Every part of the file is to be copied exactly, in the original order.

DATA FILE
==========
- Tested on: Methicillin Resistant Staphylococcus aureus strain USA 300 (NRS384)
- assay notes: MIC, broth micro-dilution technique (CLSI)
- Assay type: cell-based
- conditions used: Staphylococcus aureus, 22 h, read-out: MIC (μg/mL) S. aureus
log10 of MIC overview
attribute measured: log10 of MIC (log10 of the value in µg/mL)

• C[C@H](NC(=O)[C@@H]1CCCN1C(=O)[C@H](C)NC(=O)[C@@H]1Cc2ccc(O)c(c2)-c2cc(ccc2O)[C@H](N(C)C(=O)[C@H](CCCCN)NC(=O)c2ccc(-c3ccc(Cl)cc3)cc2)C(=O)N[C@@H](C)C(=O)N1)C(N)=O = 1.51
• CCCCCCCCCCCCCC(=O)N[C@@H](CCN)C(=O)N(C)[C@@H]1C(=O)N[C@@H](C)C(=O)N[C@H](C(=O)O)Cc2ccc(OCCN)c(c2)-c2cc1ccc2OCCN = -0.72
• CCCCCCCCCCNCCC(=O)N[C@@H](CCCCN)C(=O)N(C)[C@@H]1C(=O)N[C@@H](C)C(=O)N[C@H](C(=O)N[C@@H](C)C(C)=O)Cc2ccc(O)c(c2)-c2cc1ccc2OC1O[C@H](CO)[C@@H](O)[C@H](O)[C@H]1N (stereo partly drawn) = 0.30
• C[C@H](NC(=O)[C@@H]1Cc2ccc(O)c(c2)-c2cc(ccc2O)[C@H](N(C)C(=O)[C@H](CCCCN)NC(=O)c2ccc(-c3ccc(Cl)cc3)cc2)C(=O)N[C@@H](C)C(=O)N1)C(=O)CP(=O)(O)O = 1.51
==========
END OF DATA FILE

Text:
- Tested on: Methicillin Resistant Staphylococcus aureus strain USA 300 (NRS384)
- assay notes: MIC, broth micro-dilution technique (CLSI)
- Assay type: cell-based
- conditions used: Staphylococcus aureus, 22 h, read-out: MIC (μg/mL) S. aureus
log10 of MIC overview
attribute measured: log10 of MIC (log10 of the value in µg/mL)

• C[C@H](NC(=O)[C@@H]1CCCN1C(=O)[C@H](C)NC(=O)[C@@H]1Cc2ccc(O)c(c2)-c2cc(ccc2O)[C@H](N(C)C(=O)[C@H](CCCCN)NC(=O)c2ccc(-c3ccc(Cl)cc3)cc2)C(=O)N[C@@H](C)C(=O)N1)C(N)=O = 1.51
• CCCCCCCCCCCCCC(=O)N[C@@H](CCN)C(=O)N(C)[C@@H]1C(=O)N[C@@H](C)C(=O)N[C@H](C(=O)O)Cc2ccc(OCCN)c(c2)-c2cc1ccc2OCCN = -0.72
• CCCCCCCCCCNCCC(=O)N[C@@H](CCCCN)C(=O)N(C)[C@@H]1C(=O)N[C@@H](C)C(=O)N[C@H](C(=O)N[C@@H](C)C(C)=O)Cc2ccc(O)c(c2)-c2cc1ccc2OC1O[C@H](CO)[C@@H](O)[C@H](O)[C@H]1N (stereo partly drawn) = 0.30
• C[C@H](NC(=O)[C@@H]1Cc2ccc(O)c(c2)-c2cc(ccc2O)[C@H](N(C)C(=O)[C@H](CCCCN)NC(=O)c2ccc(-c3ccc(Cl)cc3)cc2)C(=O)N[C@@H](C)C(=O)N1)C(=O)CP(=O)(O)O = 1.51